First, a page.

Nid, these guys are paid to write this stuff and put it in the public domain. If we are to only praise their work is does neither party any favors. Last year Marc nailed Alen Hanson in the Bucs system. It was very curious for him to identify a non-prospect this year rather than the very numerous projectable RHSP or young bats in the system. Beckman is 23 and has never done anything that should make anyone think of him as a prospect to even become a prospect. You want breakout types why not Max Moroff, Harold Ramirez, Luis Urena, Hayden Hurst, Jon Sandfort, or John Kuchno. Guys that can be a lot more than a 7th inning side arming ROOGY.

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  4. jimireland6 says:

    Carson Kelly is already #8 on his list

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  5. Tsunamijesus says:

    Pretty bizarre seeing guys you played with as a kid on prospect lists. Good digging, Marc; getting early looks at guys is probably pretty high on most FG readers’ list of turn-ons

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    • vivalajeter says:

      I played little league with someone who was traded for Roberto Alomar – although this guy would’ve never made any sort of prospect list.

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  6. Marc Hulet says:

    If we’re replacing Bryant, I’d go with Seth Blair.

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  7. Shankbone says:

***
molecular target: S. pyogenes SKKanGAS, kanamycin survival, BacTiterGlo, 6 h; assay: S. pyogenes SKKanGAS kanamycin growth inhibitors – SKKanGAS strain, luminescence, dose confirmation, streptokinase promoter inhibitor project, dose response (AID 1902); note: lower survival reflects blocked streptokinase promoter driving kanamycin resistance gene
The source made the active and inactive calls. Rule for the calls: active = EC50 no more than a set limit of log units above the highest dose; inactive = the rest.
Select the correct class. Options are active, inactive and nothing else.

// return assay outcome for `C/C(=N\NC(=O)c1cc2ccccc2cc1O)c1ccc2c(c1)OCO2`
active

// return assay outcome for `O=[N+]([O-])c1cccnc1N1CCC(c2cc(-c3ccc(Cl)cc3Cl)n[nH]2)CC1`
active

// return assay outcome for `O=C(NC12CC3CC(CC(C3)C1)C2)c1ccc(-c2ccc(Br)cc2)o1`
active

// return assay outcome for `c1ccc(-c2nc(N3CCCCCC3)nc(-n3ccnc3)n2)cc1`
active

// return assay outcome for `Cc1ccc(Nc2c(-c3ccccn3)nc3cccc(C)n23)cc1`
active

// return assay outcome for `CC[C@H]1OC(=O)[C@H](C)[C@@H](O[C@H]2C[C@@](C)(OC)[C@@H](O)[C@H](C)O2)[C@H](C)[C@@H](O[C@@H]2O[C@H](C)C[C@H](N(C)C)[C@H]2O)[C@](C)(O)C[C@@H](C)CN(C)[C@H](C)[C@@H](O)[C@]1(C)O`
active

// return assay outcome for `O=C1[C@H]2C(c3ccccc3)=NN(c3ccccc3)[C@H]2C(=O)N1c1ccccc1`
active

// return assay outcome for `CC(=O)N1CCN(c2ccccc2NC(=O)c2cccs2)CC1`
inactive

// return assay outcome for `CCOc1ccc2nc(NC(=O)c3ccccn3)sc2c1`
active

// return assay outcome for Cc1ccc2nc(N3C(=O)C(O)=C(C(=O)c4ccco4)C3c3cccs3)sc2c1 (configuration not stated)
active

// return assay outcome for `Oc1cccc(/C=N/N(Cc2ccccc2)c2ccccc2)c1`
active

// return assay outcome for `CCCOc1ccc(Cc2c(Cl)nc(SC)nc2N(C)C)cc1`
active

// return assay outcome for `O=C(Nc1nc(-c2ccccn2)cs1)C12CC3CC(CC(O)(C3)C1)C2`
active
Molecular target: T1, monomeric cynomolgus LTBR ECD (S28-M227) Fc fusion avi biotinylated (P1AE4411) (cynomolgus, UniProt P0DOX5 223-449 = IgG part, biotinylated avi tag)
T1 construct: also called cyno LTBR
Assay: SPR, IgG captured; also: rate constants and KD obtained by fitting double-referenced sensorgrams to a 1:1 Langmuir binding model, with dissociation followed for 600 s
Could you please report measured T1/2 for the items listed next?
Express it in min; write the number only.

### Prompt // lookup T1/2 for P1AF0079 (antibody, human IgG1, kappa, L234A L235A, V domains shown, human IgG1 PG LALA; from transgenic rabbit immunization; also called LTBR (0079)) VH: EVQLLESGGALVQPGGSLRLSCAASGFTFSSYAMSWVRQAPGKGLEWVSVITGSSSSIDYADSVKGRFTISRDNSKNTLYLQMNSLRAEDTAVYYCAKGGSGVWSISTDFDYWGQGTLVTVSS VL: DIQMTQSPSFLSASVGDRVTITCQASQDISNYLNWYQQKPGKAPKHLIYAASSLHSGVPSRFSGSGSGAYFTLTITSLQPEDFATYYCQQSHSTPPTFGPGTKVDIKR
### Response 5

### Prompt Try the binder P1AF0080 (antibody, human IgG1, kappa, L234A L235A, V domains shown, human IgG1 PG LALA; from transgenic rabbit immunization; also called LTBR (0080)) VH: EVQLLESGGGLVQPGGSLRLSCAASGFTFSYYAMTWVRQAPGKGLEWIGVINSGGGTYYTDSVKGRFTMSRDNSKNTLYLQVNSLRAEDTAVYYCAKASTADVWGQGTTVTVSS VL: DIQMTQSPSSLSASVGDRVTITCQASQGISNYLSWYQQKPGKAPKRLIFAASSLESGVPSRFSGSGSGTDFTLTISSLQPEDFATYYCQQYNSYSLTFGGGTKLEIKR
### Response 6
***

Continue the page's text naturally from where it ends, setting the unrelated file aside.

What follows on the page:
I wanted the Giants to draft either Jake Lamb or Cameron Perkins. They both went in the 6th. This Stephen Johnson character better be doing something right! I agree with those arms, lots of velocity between Okert/Johnson/Gardeck. I also thought Ron Miller went way too cheap to those pesky Marlins. Great list of sleepers.

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  8. ElToroStrikesAgain says:

    Nice list, I’ve been keeping an eye on Muno & Mejias-Brean myself.

    One comment though, sheeeeeeeeeesh Beckman is a boring choice for the Bucs, a perfect world middle reliever? Come onnnnnn mannn!

    How about Stetson Allie the infielder??? …. j/k

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  9. Steve says:

    Is the term “inner city kid” being used as a euphemism for “poor minority”?

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    • Bobby Ayala says:

      As I was reading this article, I was thinking “how could this be turned into a discussion about race?” Thanks Steve!

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  10. brett klein says:

    i love articles like this……2 of the leagues im in have 12 deep minor league systems per team… all NL…..i also like amaya-conley and andriese..but i think the player that will have the best shot of reaching his potential is seth-mejias brean…really solid glove.. good eye and contact skills and should be able to pop 10-15 hrs a year with a strong avg……

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  11. gnomez says:

    I’m not sure if Amaya is even really a sleeper prospect. A number of other writers had him in their top 15 for the Cubs.

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  12. Pops Stargell says:

    Bucs get the shortend of every story. Are farm system is the Rodney dangerfield of MLB

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  13. Pops Stargell says: